News » Entertainment » Academy Award-winning maestro AR Rahman casts his musical spell on Washington

Academy Award-winning maestro AR Rahman casts his musical spell on Washington

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The maestro of all maestros, AR Rahman, performing at the EagleBank Arena.

Rahman, Udit Narayan, Javed Ali, Neeti Mohan, Jonita Gandhi and team rock the EagleBank Arena,

FAIRFAX, Virginia, September 1, 2018 – For many Indians all over the world, he is the maestro of all maestros – A.R. Rahman, two-time Academy and Grammy Award-winning musical genius whose talent transcends borders and languages. And true to his awe-inspiring skill, he cast a spell on concert-goers in the Washington area.

Well over 6,000 discerning listeners thronged to the EagleBank Arena, Friday evening, for a memorable concert presented by Vijay Taneja of Elite Bollywood Entertainment, the pioneer of such impeccably organized events in the national capital region. Rahman who is based in Chennai, Tamil Nadu, had announced that part of the proceeds will benefit victims of the massive floods in the neighboring state of Kerala.

“Kerala, you are in our prayers. This too shall pass… be strong,” he tweeted.

Accompanying the maestro on the ‘AR Rahman Live in Concert North America Tour’ were singers Udit Narayan, Javed Ali, Ranjit Barot, Neeti Mohan, Jonita Gandhi, Linda Lind, Haricharan and Mano, a remarkable ensemble of artistes whose performances were complemented by an outstanding orchestra.

The Washington concert was fourth in the nine-city itinerary preceded by Oakland, Los Angeles and Atlanta. From here, the group heads to New York, Seattle, Dallas, Chicago and Houston. A tenth city, Orlando, has been added to the tour by national promoter Prria Haider Productions — a fitting finale for Kerala flood relief.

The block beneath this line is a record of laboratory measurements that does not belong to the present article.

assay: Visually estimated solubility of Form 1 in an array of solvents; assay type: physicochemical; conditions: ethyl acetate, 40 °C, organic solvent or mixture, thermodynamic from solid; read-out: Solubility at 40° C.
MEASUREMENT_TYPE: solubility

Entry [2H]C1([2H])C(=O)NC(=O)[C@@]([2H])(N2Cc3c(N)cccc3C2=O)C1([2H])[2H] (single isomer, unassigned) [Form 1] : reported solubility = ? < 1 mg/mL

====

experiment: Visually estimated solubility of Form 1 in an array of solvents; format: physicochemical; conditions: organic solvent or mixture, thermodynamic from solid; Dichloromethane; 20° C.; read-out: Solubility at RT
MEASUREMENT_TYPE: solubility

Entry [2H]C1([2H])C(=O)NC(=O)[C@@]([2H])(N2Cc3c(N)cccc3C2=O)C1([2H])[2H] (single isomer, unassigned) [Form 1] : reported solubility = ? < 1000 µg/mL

Rahman had pledged, “We are striving towards mesmerizing you with never seen before visuals in the North America tour.” And he and his team delivered – performances, special effects and all!

On stage, he was indefatigable doing what he knows and does the best: performing music. He was ever-present from start-to-finish of the three-hour concert in Hindi, Tamil and Telugu. He opened with an extended version of ‘Dil se re’ (Dil Se), showcased his versatility in the Punjabi number ‘Enna sona kyun Rab ne banaya’ (Ok Jaanu), easily transitioned to the Sufi style in ‘Kun faya kun’ (Rockstar), and rocked the stage in the grand finale to the beat of ‘Jai Ho’ (Slumdog Millionaire).

“Music is universal, indefinable, and infinite. It is a feeling, a moment, an expression. It is harmony,” he says.

Barot who has known Rahman for some 31 years recalled how they instantly became friends. “He is my friend and brother first, and music colleague second,” the music composer, drummer and singer told reporters at a press conference held two days before the Washington show.

“I have maybe had thirty conversations with him” over three decades, he divulged. “That’s not his thing. He is only devoted to music, to the betterment of society through music. That is why there is a very different ethos in this show…. You become like family. We all serve a common purpose. There is no hierarchy.” For logistical reasons, everyone has there own act to perform, “but everyone is dedicated to doing their best work,” he said.

Incidentally, the first track that Rahman-Barot collaborated on was the ‘Humma Humma’ song from the film ‘Bombay’.